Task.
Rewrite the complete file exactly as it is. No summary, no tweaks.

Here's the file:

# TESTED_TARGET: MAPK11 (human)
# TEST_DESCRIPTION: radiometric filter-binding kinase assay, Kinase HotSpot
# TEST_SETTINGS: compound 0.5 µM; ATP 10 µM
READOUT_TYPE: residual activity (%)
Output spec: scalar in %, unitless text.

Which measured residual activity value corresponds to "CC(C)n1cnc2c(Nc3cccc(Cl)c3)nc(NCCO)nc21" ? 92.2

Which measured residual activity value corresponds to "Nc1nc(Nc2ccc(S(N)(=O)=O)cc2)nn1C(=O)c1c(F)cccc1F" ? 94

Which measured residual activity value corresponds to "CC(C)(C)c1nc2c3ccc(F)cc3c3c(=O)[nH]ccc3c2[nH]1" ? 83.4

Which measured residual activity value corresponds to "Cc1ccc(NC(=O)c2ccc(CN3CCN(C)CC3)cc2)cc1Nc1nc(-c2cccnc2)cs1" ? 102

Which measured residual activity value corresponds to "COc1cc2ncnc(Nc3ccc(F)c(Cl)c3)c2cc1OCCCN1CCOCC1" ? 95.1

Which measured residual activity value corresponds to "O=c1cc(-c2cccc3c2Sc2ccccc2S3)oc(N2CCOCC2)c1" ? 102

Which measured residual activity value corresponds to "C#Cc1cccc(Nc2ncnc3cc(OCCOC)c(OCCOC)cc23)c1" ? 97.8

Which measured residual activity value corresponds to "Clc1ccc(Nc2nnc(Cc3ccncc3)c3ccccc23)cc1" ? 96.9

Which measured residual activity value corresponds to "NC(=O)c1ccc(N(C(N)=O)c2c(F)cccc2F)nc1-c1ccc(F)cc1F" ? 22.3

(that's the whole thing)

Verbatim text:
# TESTED_TARGET: MAPK11 (human)
# TEST_DESCRIPTION: radiometric filter-binding kinase assay, Kinase HotSpot
# TEST_SETTINGS: compound 0.5 µM; ATP 10 µM
READOUT_TYPE: residual activity (%)
Output spec: scalar in %, unitless text.

Which measured residual activity value corresponds to "CC(C)n1cnc2c(Nc3cccc(Cl)c3)nc(NCCO)nc21" ? 92.2

Which measured residual activity value corresponds to "Nc1nc(Nc2ccc(S(N)(=O)=O)cc2)nn1C(=O)c1c(F)cccc1F" ? 94

Which measured residual activity value corresponds to "CC(C)(C)c1nc2c3ccc(F)cc3c3c(=O)[nH]ccc3c2[nH]1" ? 83.4

Which measured residual activity value corresponds to "Cc1ccc(NC(=O)c2ccc(CN3CCN(C)CC3)cc2)cc1Nc1nc(-c2cccnc2)cs1" ? 102

Which measured residual activity value corresponds to "COc1cc2ncnc(Nc3ccc(F)c(Cl)c3)c2cc1OCCCN1CCOCC1" ? 95.1

Which measured residual activity value corresponds to "O=c1cc(-c2cccc3c2Sc2ccccc2S3)oc(N2CCOCC2)c1" ? 102

Which measured residual activity value corresponds to "C#Cc1cccc(Nc2ncnc3cc(OCCOC)c(OCCOC)cc23)c1" ? 97.8

Which measured residual activity value corresponds to "Clc1ccc(Nc2nnc(Cc3ccncc3)c3ccccc23)cc1" ? 96.9

Which measured residual activity value corresponds to "NC(=O)c1ccc(N(C(N)=O)c2c(F)cccc2F)nc1-c1ccc(F)cc1F" ? 22.3